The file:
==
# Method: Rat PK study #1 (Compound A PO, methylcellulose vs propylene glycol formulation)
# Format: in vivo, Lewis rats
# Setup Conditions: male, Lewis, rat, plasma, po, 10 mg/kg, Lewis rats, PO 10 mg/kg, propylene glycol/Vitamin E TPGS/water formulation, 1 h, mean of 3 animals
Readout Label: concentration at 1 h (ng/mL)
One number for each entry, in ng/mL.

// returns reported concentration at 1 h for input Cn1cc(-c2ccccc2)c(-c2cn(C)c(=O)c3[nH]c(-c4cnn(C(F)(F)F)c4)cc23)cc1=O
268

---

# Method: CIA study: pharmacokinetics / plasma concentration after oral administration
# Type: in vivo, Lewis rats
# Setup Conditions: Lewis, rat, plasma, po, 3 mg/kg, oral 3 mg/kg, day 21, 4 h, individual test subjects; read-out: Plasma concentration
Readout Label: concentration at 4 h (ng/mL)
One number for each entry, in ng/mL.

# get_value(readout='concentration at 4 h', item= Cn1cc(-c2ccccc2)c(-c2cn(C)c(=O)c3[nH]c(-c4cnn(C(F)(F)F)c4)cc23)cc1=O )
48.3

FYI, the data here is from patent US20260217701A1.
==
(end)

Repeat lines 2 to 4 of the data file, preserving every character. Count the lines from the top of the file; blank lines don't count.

# Format: in vivo, Lewis rats
# Setup Conditions: male, Lewis, rat, plasma, po, 10 mg/kg, Lewis rats, PO 10 mg/kg, propylene glycol/Vitamin E TPGS/water formulation, 1 h, mean of 3 animals
Readout Label: concentration at 1 h (ng/mL)